Sunday, December 04, 2011

Bond Market's Inflation Prediction Falls Below 2%

The chart above shows the bond market's inflation prediction since the beginning of the year, calculated as the weekly difference between the 10-year regular, nominal Treasury yield (data here) and the 10-year Treasury inflation-indexed yield (a measure of the real interest rate, data here), both on a constant maturity basis.  From a yearly high of 2.62% in mid-April, the proxy for bond investors' inflation outlook has been trending downward, and reached a year-to-date low of 1.82% in late September.  After rising above 2% for three weeks for the last week of October and the first two weeks of November, the inflation expectation spread has been below 2% for the last two weeks.

Notice that the downward trend in the bond market's inflation prediction over the year has been very similar to the downward pattern in the actual monthly rates of inflation from the BPP @ MIT, see post below (link here) and graph below.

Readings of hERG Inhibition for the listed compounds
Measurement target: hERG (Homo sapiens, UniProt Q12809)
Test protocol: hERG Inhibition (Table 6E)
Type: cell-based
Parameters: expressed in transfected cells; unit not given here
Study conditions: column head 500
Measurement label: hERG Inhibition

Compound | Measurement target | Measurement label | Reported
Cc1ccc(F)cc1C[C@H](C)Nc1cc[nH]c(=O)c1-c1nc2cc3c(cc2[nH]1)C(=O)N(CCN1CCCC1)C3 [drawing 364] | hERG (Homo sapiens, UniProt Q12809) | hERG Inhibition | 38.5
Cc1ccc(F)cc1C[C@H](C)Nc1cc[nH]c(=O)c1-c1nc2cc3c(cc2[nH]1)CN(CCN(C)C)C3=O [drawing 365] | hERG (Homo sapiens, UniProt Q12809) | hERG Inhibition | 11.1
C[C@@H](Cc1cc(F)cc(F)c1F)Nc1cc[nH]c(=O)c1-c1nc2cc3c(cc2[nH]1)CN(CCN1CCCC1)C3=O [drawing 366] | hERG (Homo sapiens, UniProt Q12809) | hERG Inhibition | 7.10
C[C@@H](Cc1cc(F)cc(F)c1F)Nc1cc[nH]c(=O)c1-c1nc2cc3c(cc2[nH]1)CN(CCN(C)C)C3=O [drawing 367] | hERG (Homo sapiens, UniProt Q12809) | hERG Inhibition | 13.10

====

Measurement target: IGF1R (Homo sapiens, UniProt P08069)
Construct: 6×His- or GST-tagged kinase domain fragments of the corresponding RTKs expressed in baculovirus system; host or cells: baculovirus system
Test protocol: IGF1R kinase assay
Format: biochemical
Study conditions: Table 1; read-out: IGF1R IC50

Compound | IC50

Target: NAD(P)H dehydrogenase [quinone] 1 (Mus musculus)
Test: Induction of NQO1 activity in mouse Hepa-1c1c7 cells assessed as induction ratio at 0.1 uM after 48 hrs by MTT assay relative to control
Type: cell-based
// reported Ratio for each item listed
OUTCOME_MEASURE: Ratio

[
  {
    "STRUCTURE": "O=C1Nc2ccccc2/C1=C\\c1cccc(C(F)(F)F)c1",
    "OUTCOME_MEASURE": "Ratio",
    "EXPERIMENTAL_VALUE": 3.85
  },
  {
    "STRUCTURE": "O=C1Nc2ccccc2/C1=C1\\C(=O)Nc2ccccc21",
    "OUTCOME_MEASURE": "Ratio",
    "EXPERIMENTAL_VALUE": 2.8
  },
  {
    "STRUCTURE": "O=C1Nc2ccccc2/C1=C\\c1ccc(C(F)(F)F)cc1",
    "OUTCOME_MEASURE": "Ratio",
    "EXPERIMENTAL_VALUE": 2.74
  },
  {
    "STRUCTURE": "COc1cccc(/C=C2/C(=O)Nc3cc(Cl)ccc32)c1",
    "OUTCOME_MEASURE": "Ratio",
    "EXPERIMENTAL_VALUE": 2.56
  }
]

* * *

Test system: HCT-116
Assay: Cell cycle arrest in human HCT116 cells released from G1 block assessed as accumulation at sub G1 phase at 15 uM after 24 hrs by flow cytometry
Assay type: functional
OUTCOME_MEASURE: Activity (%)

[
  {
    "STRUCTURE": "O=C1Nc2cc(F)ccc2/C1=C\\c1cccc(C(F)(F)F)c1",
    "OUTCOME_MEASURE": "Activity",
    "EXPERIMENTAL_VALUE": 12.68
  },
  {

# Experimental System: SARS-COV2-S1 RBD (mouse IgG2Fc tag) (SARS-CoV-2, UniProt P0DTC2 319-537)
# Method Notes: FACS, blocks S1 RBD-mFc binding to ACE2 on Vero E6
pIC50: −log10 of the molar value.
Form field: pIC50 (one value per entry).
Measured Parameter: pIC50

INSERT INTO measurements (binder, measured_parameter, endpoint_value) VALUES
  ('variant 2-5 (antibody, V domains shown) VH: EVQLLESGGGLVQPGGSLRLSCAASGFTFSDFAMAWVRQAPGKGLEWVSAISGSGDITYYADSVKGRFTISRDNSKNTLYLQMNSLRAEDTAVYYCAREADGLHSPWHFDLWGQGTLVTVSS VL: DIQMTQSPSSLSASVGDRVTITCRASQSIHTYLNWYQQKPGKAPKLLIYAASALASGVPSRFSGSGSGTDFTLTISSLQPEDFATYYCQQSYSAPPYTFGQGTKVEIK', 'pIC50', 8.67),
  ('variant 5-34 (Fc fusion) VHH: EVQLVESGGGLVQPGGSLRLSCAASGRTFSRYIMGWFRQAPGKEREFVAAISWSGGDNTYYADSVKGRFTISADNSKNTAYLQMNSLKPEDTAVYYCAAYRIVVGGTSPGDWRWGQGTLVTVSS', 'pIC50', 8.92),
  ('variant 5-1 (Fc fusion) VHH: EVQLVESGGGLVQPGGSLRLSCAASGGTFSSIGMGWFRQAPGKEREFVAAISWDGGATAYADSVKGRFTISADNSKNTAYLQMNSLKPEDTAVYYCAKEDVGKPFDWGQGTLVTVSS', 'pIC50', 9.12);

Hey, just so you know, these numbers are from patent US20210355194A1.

14 Comments:

At 12/04/2011 7:58 PM, Blogger morganovich said...

mark-

that is not an accurate statement. it is the market's assessment of CPI that is reflected in TIPS, not inflation.

i would not bet on CPI either. it's a rigged game where they take out everyhting that goes up in price.

no one sophisticated is buying tips, they are a terrible instrument.

post the annual inflation chart from bpp, and a very different picture emerges.

 
At 12/04/2011 8:35 PM, Blogger Buddy R Pacifico said...

"that is not an accurate statement, it is the market's assessment of CPI that is reflected in TIPs, not inflation."

Here is the one year chart for the ETF TIP. TIP is the iShares Barclays TIPs Bond Fund.

Year to Date Return: 12.51%

Current Yield: 4.2%

The market's assessment of TIP seems to be positive for the last year. TIPs are Treasury Inflation Protected Securities.